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MMAmania.com has a complete breakdown of last night's fantastic one-round battle between Jake Ellenberger and Nate Marquardt. What helped Ellenberger become just the second man to halt Marquardt via strikes inside the Octagon? Find out below.
Two extremely gutsy gladiators battled last night (March 16, 2013) as Jake Ellenberger took on former Strikeforce Welterweight Champion Nate Marquardt on the UFC 158 main card in Montreal, Quebec, Canada.
Marquardt entered the fight on short notice and on a quick turnaround after dropping his title in a one-sided affair to Tarec Saffiedine this past January in the final fight in Strikeforce history.
He was looking to make people forget about his last performance and get back to his winning ways against an even higher ranked opponent.
That didn't happen.
While Ellenberger had control of the cage center, Marquardt landed the opening salvo, throwing several leg kicks from the outside, perhaps learning a lesson from his last bout.
After slightly catching "The Juggernaut" off balance with a right hand, Marquardt pressed forward with a flurry but he wasn't able to connect with anything clean and Ellenberger quickly composed himself.
That's when Ellenberger started to take over.
It began with a short combination where a left hook landed flush to catch Marquardt's attention, then it was a punishing uppercut followed by a left hook after a takedown attempt which opened up a small cut.
After Marquardt responded with a few more leg kicks, Ellenberger simply stepped inside during a kick attempt and cracked him with a left and right hand which sent him to the ground. With Marquardt in dire straits, it took four right hands on the ground and "The Great" faceplanted. That was all the referee needed to see to put a halt to the contest.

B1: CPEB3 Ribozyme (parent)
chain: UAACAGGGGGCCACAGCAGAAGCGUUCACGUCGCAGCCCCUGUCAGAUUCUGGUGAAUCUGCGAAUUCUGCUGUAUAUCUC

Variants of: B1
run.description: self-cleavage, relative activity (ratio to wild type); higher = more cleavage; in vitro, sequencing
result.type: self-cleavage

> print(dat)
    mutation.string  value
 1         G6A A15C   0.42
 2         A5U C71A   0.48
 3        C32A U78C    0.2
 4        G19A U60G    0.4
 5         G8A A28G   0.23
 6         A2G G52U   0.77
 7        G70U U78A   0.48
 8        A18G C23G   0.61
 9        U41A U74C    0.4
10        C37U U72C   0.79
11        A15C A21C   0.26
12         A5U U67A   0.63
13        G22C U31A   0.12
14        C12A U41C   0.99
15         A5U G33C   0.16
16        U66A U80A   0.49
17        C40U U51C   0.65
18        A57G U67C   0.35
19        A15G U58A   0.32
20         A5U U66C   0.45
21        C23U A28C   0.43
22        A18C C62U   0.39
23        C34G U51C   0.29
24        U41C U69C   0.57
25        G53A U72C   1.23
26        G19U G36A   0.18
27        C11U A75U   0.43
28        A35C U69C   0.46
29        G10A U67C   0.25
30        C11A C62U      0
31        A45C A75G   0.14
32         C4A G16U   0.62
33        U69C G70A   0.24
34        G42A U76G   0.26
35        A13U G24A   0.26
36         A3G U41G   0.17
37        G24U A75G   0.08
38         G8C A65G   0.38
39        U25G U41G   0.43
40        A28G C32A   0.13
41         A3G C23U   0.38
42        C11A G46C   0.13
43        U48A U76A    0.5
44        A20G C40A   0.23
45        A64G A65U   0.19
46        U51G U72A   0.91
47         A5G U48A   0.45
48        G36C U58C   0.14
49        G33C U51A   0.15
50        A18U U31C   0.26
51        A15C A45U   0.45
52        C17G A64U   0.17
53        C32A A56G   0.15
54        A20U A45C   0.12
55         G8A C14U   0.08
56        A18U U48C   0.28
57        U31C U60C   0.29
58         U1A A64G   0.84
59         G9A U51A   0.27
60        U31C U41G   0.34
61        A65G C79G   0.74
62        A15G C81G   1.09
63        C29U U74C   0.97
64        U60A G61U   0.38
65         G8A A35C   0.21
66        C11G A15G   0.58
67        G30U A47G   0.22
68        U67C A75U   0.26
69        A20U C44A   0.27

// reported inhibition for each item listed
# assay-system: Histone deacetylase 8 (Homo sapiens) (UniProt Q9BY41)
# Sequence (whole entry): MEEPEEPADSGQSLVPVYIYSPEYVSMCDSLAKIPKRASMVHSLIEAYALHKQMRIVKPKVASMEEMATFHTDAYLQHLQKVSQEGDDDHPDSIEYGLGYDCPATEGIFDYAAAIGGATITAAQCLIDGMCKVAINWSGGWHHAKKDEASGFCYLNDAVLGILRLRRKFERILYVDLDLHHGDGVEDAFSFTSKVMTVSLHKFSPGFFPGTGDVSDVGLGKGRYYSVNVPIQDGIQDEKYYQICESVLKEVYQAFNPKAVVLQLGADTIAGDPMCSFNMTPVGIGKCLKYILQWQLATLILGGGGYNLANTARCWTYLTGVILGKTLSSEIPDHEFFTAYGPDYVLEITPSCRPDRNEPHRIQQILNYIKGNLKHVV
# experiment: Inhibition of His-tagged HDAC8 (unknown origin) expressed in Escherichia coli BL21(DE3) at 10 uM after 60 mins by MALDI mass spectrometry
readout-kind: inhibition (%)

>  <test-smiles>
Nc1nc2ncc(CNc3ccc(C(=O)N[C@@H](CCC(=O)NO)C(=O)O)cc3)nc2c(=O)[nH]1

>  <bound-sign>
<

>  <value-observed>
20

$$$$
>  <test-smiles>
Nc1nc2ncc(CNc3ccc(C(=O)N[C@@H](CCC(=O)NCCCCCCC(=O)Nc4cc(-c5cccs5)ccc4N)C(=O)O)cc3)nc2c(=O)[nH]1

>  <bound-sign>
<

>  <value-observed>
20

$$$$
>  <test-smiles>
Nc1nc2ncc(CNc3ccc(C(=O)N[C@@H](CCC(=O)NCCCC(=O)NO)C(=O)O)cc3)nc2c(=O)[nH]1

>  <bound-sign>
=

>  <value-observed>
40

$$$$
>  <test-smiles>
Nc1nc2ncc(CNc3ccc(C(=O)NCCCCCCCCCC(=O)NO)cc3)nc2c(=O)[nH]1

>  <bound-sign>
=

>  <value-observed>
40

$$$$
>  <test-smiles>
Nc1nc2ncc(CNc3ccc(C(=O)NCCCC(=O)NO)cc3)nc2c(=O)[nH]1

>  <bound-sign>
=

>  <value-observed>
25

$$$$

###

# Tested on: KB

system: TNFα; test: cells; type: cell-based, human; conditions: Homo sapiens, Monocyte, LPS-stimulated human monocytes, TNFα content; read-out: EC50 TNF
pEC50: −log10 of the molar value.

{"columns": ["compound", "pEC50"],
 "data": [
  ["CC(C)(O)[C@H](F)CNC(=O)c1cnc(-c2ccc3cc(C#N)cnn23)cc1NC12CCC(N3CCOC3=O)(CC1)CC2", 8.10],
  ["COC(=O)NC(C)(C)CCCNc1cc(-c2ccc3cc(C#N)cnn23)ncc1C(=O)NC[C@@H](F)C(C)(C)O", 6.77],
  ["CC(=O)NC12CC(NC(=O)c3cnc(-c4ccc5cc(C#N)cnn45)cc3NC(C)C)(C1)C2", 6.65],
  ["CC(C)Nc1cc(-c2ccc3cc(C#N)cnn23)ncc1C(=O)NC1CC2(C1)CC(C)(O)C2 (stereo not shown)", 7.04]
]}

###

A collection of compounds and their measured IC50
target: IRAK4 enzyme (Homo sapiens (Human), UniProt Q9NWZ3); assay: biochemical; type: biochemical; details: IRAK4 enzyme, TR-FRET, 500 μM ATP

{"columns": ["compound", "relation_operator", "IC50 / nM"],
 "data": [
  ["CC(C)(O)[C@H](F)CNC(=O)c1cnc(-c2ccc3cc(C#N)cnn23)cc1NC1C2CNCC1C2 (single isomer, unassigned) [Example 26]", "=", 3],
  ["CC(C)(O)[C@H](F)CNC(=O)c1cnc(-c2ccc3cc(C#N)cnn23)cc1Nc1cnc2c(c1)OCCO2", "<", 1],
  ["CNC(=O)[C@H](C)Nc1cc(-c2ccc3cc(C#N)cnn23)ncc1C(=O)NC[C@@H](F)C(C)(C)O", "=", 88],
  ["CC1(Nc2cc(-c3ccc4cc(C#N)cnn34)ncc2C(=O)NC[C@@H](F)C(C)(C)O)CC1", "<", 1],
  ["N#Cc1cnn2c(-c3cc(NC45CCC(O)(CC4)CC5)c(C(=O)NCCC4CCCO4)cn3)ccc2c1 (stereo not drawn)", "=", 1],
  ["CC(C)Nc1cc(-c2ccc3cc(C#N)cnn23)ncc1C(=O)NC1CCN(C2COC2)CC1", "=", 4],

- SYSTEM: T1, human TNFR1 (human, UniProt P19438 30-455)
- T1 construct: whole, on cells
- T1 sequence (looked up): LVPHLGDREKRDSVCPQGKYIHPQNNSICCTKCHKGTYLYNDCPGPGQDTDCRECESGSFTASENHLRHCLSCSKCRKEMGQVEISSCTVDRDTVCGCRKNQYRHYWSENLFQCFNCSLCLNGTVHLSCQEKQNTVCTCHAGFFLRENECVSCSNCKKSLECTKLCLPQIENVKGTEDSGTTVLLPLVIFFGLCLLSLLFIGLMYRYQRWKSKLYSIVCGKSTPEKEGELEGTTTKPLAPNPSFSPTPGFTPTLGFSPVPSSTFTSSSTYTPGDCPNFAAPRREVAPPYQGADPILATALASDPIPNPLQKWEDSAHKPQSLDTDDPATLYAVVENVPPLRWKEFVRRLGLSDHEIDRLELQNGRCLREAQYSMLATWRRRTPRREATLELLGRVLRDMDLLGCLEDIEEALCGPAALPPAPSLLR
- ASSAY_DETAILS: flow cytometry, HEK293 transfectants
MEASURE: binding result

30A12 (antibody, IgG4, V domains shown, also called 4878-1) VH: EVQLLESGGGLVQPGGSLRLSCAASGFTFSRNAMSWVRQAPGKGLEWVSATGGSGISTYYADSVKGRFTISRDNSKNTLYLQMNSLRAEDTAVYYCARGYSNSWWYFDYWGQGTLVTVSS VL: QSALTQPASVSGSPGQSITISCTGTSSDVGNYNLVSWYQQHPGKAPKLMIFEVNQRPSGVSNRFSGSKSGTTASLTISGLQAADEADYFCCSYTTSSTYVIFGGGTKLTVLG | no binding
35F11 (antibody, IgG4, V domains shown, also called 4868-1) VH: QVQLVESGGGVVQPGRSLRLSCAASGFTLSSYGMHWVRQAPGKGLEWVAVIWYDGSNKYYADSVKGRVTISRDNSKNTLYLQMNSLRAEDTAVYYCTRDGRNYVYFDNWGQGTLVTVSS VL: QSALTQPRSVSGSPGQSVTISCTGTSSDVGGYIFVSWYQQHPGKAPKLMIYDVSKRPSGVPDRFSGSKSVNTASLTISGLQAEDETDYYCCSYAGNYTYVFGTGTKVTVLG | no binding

For Nate Marquardt, the leg kicks were actually a great gameplan, something he learned from his last loss, but his decision to throw a leg kick with his back against the fence was very, very ill-advised. Ellenberger was already close enough to lunge in and hurt him and he stepped forward through the kick and crushed him. Again, the strategy was solid, but the execution needed a bit of work. I'm sure those kicks would have paid dividends if the fight had gone past the midway point of the second round, but he wasn't able to get it there.
For Jake Ellenberger, he fought extremely composed, especially considering this was only a three minute bout. He hung in there against Marquardt's leg kicks, worked to time them and threw his powerful strikes with technique instead of just winging them recklessly like he has done in the past and like Marquardt had mentioned in the countdown video. When he had "The Great" backed into the cage, he ignored his kick and just welt hulk mode on him, putting him down with a combination and refusing to let him recover with some heavy ground and pound on the dazed former Strikeforce champ. This was Ellenberger's best performance of his career.
There are a ton of options available for "The Juggernaut." Demian Maia would be intriguing, as would bouts against the likes of Tarec Saffiedine, Rory MacDonald (depending on how long he's out), Robbie Lawler or even Mike Pierce.